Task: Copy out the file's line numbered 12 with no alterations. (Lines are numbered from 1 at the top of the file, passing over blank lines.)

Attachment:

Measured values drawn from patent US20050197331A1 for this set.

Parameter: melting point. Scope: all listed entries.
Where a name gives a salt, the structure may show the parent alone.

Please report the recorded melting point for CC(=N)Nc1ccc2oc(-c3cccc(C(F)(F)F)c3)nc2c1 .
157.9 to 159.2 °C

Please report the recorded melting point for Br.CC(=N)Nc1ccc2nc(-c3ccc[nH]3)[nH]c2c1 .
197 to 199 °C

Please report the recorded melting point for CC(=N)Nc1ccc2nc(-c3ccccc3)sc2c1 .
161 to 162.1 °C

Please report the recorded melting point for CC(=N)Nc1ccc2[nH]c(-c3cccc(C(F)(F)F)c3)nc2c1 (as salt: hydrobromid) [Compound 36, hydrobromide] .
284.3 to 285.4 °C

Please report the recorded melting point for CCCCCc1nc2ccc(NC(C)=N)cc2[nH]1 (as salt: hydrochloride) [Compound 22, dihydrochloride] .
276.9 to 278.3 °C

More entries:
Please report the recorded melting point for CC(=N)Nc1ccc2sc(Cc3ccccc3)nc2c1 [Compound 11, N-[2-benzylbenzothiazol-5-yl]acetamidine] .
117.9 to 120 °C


Please report the recorded melting point for CCCCCc1nc2ccc(NC(C)=N)cc2[nH]1 (as salt: hydrochloride) [Compound 22, dihydrochloride] .